IDEAS home Printed from
MyIDEAS: Login to save this paper or follow this series

The microstructure of a U.S. Treasury ECN: the BrokerTec platform

  • Michael J. Fleming
  • Bruce Mizrach

This paper assesses the microstructure of the U.S. Treasury securities market, using newly available tick data from the BrokerTec electronic trading platform. Examining trading activity, bid-ask spreads, and depth for on-the-run two-,three-, five-, ten-, and thirty-year Treasury securities, we find that market liquidity is greater than that found in earlier studies that use data only from voice-assisted brokers. We find that the price effect of trades on BrokerTec is quite small and is even smaller once order-book information is considered. Moreover, order-book information itself is shown to affect prices. We also explore a novel feature of BrokerTec--the ability to enter hidden ("iceberg") orders--and find that, as predicted by theory, such orders are more common when price volatility is higher.

If you experience problems downloading a file, check if you have the proper application to view it first. In case of further problems read the IDEAS help page. Note that these files are not on the IDEAS site. Please be patient as the files may be large.

File URL:
Download Restriction: no

File URL:
Download Restriction: no

Paper provided by Federal Reserve Bank of New York in its series Staff Reports with number 381.

in new window

Date of creation: 2009
Date of revision:
Handle: RePEc:fip:fednsr:381
Contact details of provider: Postal: 33 Liberty Street, New York, NY 10045-0001
Web page:

More information through EDIRC

Order Information: Web: Email:

No references listed on IDEAS
You can help add them by filling out this form.

This item is not listed on Wikipedia, on a reading list or among the top items on IDEAS.

When requesting a correction, please mention this item's handle: RePEc:fip:fednsr:381. See general information about how to correct material in RePEc.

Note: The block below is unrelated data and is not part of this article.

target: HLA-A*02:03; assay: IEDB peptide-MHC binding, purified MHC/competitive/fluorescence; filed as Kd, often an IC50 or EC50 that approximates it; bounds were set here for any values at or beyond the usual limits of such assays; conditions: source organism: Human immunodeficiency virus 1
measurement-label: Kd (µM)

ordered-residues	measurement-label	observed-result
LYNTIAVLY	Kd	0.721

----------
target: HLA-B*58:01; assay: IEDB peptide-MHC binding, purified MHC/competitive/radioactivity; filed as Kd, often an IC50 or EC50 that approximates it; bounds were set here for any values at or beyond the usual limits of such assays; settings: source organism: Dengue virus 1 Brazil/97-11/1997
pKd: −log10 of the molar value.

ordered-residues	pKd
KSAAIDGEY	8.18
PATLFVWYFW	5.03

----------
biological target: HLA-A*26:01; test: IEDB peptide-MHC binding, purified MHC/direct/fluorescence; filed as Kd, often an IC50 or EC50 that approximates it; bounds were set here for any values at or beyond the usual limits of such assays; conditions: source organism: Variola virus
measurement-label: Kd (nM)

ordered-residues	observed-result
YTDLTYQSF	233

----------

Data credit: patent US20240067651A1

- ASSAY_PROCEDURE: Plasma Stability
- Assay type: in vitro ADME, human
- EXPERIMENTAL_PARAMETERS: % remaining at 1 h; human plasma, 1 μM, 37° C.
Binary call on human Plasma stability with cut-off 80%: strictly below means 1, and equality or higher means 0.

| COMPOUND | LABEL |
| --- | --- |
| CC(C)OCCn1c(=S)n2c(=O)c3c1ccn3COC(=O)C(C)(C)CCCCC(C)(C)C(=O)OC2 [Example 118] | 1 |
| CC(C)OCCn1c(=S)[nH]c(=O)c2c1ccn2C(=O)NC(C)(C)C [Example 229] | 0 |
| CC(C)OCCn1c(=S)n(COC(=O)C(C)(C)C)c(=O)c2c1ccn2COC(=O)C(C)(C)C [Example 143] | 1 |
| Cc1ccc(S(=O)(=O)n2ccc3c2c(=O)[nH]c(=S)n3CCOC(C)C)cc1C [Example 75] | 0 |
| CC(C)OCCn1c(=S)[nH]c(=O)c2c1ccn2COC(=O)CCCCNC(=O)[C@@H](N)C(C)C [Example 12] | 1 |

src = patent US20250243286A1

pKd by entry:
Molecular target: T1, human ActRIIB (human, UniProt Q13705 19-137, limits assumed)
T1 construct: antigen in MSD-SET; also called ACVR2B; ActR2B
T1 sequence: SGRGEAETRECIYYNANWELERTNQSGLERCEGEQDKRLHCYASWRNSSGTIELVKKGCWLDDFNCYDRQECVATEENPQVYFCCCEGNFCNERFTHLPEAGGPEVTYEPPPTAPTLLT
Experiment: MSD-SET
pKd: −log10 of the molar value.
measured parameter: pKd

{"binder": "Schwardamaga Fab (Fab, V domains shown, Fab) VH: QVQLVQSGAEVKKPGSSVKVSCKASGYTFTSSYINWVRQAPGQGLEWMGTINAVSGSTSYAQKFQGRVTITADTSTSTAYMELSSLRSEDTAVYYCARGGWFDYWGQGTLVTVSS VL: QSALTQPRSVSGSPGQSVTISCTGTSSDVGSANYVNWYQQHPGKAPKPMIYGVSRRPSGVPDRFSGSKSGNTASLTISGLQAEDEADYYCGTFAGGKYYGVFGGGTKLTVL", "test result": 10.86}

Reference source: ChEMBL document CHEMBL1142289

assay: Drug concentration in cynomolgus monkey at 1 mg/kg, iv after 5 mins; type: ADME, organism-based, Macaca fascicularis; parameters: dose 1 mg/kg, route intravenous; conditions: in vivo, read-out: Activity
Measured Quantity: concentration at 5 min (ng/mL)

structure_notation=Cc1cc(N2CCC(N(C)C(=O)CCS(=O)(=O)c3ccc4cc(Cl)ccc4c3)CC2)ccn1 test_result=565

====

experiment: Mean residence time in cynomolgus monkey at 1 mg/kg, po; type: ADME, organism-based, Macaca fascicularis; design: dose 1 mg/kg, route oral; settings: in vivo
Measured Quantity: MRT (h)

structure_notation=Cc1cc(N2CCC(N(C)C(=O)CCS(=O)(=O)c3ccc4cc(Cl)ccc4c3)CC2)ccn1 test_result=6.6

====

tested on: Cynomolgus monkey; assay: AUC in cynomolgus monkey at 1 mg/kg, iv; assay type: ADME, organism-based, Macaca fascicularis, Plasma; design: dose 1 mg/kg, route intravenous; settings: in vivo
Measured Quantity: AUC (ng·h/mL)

For technical questions regarding this item, or to correct its authors, title, abstract, bibliographic or download information, contact: (Amy Farber)

If you have authored this item and are not yet registered with RePEc, we encourage you to do it here. This allows to link your profile to this item. It also allows you to accept potential citations to this item that we are uncertain about.

If references are entirely missing, you can add them using this form.

If the full references list an item that is present in RePEc, but the system did not link to it, you can help with this form.

If you know of missing items citing this one, you can help us creating those links by adding the relevant references in the same way as above, for each refering item. If you are a registered author of this item, you may also want to check the "citations" tab in your profile, as there may be some citations waiting for confirmation.

Please note that corrections may take a couple of weeks to filter through the various RePEc services.

This information is provided to you by IDEAS at the Research Division of the Federal Reserve Bank of St. Louis using RePEc data.